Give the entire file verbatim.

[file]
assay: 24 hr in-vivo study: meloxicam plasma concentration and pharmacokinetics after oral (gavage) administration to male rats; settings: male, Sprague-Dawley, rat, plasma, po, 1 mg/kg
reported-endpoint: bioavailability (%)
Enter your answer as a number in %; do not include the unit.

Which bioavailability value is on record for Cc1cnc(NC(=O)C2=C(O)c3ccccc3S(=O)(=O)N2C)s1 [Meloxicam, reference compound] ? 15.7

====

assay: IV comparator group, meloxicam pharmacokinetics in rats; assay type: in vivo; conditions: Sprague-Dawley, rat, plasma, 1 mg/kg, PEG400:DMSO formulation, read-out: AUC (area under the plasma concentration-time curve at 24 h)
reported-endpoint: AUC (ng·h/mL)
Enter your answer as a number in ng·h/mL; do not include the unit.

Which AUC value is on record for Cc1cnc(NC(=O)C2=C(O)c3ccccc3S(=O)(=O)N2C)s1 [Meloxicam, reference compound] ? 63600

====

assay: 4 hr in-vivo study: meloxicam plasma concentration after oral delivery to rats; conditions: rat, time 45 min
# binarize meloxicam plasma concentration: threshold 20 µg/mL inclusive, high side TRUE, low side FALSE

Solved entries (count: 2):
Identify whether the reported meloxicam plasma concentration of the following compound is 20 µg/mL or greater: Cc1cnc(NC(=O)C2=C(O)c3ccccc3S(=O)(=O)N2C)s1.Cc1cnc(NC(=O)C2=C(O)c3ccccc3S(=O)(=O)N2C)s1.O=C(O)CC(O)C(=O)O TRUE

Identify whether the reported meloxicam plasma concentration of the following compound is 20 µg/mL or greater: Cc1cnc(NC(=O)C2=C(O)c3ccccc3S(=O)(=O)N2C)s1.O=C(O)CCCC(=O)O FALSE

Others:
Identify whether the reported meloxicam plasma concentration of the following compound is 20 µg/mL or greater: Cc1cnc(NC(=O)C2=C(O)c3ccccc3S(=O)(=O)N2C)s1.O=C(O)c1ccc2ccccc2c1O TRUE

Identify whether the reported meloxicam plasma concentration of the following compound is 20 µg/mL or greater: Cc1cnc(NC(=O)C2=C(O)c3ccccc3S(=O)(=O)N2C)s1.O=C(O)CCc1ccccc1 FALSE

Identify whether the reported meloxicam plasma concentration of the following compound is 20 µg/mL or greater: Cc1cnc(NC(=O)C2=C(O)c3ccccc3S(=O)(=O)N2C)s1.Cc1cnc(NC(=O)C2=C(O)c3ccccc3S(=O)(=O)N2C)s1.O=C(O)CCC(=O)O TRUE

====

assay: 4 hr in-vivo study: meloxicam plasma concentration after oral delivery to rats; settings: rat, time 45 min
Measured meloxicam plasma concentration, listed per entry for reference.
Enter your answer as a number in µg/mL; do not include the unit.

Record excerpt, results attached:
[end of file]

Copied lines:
assay: 24 hr in-vivo study: meloxicam plasma concentration and pharmacokinetics after oral (gavage) administration to male rats; settings: male, Sprague-Dawley, rat, plasma, po, 1 mg/kg
reported-endpoint: bioavailability (%)
Enter your answer as a number in %; do not include the unit.

Which bioavailability value is on record for Cc1cnc(NC(=O)C2=C(O)c3ccccc3S(=O)(=O)N2C)s1 [Meloxicam, reference compound] ? 15.7

====

assay: IV comparator group, meloxicam pharmacokinetics in rats; assay type: in vivo; conditions: Sprague-Dawley, rat, plasma, 1 mg/kg, PEG400:DMSO formulation, read-out: AUC (area under the plasma concentration-time curve at 24 h)
reported-endpoint: AUC (ng·h/mL)
Enter your answer as a number in ng·h/mL; do not include the unit.

Which AUC value is on record for Cc1cnc(NC(=O)C2=C(O)c3ccccc3S(=O)(=O)N2C)s1 [Meloxicam, reference compound] ? 63600

====

assay: 4 hr in-vivo study: meloxicam plasma concentration after oral delivery to rats; conditions: rat, time 45 min
# binarize meloxicam plasma concentration: threshold 20 µg/mL inclusive, high side TRUE, low side FALSE

Solved entries (count: 2):
Identify whether the reported meloxicam plasma concentration of the following compound is 20 µg/mL or greater: Cc1cnc(NC(=O)C2=C(O)c3ccccc3S(=O)(=O)N2C)s1.Cc1cnc(NC(=O)C2=C(O)c3ccccc3S(=O)(=O)N2C)s1.O=C(O)CC(O)C(=O)O TRUE

Identify whether the reported meloxicam plasma concentration of the following compound is 20 µg/mL or greater: Cc1cnc(NC(=O)C2=C(O)c3ccccc3S(=O)(=O)N2C)s1.O=C(O)CCCC(=O)O FALSE

Others:
Identify whether the reported meloxicam plasma concentration of the following compound is 20 µg/mL or greater: Cc1cnc(NC(=O)C2=C(O)c3ccccc3S(=O)(=O)N2C)s1.O=C(O)c1ccc2ccccc2c1O TRUE

Identify whether the reported meloxicam plasma concentration of the following compound is 20 µg/mL or greater: Cc1cnc(NC(=O)C2=C(O)c3ccccc3S(=O)(=O)N2C)s1.O=C(O)CCc1ccccc1 FALSE

Identify whether the reported meloxicam plasma concentration of the following compound is 20 µg/mL or greater: Cc1cnc(NC(=O)C2=C(O)c3ccccc3S(=O)(=O)N2C)s1.Cc1cnc(NC(=O)C2=C(O)c3ccccc3S(=O)(=O)N2C)s1.O=C(O)CCC(=O)O TRUE

====

assay: 4 hr in-vivo study: meloxicam plasma concentration after oral delivery to rats; settings: rat, time 45 min
Measured meloxicam plasma concentration, listed per entry for reference.
Enter your answer as a number in µg/mL; do not include the unit.

Record excerpt, results attached: